featuring Bill Wadley, Ohio State Head Men's Swimming Coach; 2010 Big 10 Coach of the Year, and Bill Dorenkott, Ohio State Head Women's Swimming Coach; combined they have won 13 Big Ten Championships and have coached 118 NCAA Champions
Stop fearing the butterfly! Ohio State Swim Coaches Bill Wadley and Bill Dorenkott show how combining technique, precise drilling and repetition will help swimmers learn to love the power, finesse and rhythm of the stroke.
Coaches Wadley and Dorenkott believe in developing a butterfly stroke that balances finesse, power and rhythm with the goal of creating a more effortless stroke . Constructing such a stroke begins with establishing a body position that will reduce drag, making it easier for a swimmer to maintain an efficient stroke over a longer period of time.
With the body position established, Coach Dorenkott demonstrates posture cues to help athletes feel the right body line. He proceeds with a series of undulation drills that will create a full body kicking action to help balance the chest press and lift, and the upward and downward sweep of the kick for an even power transfer from core to feet. Focusing first on amplitude and then on frequency, he shows how to build a balanced and powerful basis for full stroke. Introduction of the arm action follows with Coach Wadley presenting a series of single-arm drills that allow the swimmer to focus on recovery and pull in the stroke. Coach Wadley teaches a low "close to the water" recovery that keeps the stroke flatter and more forward focused on the landing. Drills are designed to:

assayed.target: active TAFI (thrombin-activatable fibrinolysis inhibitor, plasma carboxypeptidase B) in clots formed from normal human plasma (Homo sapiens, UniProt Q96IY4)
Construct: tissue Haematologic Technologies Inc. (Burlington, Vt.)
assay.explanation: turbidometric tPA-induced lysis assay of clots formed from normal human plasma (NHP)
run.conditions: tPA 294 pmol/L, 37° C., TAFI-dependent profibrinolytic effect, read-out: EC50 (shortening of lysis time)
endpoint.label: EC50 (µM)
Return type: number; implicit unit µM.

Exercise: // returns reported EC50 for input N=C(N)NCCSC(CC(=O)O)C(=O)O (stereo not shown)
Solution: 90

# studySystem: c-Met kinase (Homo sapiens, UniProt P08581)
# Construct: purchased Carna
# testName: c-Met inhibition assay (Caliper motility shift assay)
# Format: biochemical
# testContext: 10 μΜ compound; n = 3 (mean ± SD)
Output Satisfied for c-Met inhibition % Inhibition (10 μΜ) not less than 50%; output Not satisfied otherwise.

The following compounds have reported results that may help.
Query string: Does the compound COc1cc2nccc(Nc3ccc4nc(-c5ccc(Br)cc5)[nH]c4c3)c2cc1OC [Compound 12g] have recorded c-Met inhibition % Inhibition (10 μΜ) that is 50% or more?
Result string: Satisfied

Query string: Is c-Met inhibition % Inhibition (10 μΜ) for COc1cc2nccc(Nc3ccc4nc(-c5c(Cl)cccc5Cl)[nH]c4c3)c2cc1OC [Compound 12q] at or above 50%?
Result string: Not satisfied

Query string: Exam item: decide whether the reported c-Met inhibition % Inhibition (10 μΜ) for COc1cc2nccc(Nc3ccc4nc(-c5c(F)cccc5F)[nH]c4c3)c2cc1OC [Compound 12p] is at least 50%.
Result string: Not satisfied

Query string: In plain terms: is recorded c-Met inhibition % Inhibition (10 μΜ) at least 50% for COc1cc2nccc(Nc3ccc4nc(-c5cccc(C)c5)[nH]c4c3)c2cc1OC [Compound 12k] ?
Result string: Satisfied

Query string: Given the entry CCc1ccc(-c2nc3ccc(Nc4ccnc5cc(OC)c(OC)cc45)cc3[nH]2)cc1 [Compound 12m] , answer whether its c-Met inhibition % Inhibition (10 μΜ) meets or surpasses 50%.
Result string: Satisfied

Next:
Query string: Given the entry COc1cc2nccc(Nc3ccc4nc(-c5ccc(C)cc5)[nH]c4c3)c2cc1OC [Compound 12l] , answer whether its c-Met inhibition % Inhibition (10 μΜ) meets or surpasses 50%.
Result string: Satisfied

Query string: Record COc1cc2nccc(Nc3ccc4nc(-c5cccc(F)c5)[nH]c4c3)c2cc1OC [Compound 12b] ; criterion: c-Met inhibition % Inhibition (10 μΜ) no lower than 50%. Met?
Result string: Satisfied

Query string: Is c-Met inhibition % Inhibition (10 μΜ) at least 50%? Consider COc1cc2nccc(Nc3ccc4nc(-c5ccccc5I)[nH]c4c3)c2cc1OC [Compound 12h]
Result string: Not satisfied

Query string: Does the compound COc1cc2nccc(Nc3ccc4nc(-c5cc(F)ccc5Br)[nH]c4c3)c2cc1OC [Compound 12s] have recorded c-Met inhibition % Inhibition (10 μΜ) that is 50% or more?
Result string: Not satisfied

Develop a kick powerful enough to be heard by the swimmer.
Create acceleration through the pull
Develop a quick recovery that does not sacrifice kick power or amplitude
The timing of the breath is crucial to the efficiency of the stroke. Late breathing, a habit that many younger swimmers develop, can be challenging to correct. Coach Dorenkott gives two drills that are specifically designed to train or, in some cases, re-train a swimmer to breathe at the proper time. Drills done on land and in the water develop breathing in the power zone of the stroke and a steady, two-kicks-per-cycle rhythm. Tempo is driven by the speed of the kick first, ensuring athletes keep the body connection.
Coach Dorenkott also presents a unique series of combination drills that enable a swimmer focus on specific critical stroke components-one component at a time-before combining them with full stroke swimming. Demonstrations include both male and female swimmers.
These butterfly drills will help swimmers use power, finesse and rhythm to make their butterfly easier to execute and more successful! 64 minutes. 2013.